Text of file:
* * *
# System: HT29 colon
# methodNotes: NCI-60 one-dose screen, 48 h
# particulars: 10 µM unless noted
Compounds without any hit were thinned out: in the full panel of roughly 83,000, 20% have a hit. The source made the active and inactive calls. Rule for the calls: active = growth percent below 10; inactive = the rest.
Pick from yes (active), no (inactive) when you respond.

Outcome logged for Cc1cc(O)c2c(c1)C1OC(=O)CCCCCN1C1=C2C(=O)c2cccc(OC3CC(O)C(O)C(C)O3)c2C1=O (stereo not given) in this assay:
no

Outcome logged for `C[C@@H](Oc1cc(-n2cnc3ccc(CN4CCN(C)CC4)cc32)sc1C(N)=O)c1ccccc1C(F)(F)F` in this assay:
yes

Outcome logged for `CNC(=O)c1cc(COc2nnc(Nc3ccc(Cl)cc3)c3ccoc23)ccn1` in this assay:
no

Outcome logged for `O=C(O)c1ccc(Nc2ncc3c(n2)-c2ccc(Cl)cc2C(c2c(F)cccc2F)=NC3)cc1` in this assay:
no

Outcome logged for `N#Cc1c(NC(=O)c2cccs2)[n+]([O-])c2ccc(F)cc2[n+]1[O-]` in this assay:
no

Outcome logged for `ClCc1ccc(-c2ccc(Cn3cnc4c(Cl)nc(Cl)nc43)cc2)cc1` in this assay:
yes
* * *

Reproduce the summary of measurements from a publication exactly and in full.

# System: HT29 colon
# methodNotes: NCI-60 one-dose screen, 48 h
# particulars: 10 µM unless noted
Compounds without any hit were thinned out: in the full panel of roughly 83,000, 20% have a hit. The source made the active and inactive calls. Rule for the calls: active = growth percent below 10; inactive = the rest.
Pick from yes (active), no (inactive) when you respond.

Outcome logged for Cc1cc(O)c2c(c1)C1OC(=O)CCCCCN1C1=C2C(=O)c2cccc(OC3CC(O)C(O)C(C)O3)c2C1=O (stereo not given) in this assay:
no

Outcome logged for `C[C@@H](Oc1cc(-n2cnc3ccc(CN4CCN(C)CC4)cc32)sc1C(N)=O)c1ccccc1C(F)(F)F` in this assay:
yes

Outcome logged for `CNC(=O)c1cc(COc2nnc(Nc3ccc(Cl)cc3)c3ccoc23)ccn1` in this assay:
no

Outcome logged for `O=C(O)c1ccc(Nc2ncc3c(n2)-c2ccc(Cl)cc2C(c2c(F)cccc2F)=NC3)cc1` in this assay:
no

Outcome logged for `N#Cc1c(NC(=O)c2cccs2)[n+]([O-])c2ccc(F)cc2[n+]1[O-]` in this assay:
no

Outcome logged for `ClCc1ccc(-c2ccc(Cn3cnc4c(Cl)nc(Cl)nc43)cc2)cc1` in this assay:
yes